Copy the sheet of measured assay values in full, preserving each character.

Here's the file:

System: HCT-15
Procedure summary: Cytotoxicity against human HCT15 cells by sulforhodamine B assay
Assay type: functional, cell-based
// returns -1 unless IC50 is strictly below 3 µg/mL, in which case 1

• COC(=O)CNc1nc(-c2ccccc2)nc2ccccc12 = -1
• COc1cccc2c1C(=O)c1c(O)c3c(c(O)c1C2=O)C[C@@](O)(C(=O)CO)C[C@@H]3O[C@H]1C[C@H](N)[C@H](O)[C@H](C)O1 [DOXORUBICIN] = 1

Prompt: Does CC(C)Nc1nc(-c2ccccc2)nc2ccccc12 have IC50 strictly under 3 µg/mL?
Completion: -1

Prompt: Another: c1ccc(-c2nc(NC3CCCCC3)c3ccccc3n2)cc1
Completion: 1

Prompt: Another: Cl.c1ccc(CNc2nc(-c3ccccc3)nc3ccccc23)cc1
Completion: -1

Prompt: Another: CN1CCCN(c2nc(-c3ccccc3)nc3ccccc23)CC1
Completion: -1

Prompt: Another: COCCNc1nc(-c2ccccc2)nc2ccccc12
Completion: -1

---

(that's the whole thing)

System: HCT-15
Procedure summary: Cytotoxicity against human HCT15 cells by sulforhodamine B assay
Assay type: functional, cell-based
// returns -1 unless IC50 is strictly below 3 µg/mL, in which case 1

• COC(=O)CNc1nc(-c2ccccc2)nc2ccccc12 = -1
• COc1cccc2c1C(=O)c1c(O)c3c(c(O)c1C2=O)C[C@@](O)(C(=O)CO)C[C@@H]3O[C@H]1C[C@H](N)[C@H](O)[C@H](C)O1 [DOXORUBICIN] = 1

Prompt: Does CC(C)Nc1nc(-c2ccccc2)nc2ccccc12 have IC50 strictly under 3 µg/mL?
Completion: -1

Prompt: Another: c1ccc(-c2nc(NC3CCCCC3)c3ccccc3n2)cc1
Completion: 1

Prompt: Another: Cl.c1ccc(CNc2nc(-c3ccccc3)nc3ccccc23)cc1
Completion: -1

Prompt: Another: CN1CCCN(c2nc(-c3ccccc3)nc3ccccc23)CC1
Completion: -1

Prompt: Another: COCCNc1nc(-c2ccccc2)nc2ccccc12
Completion: -1

---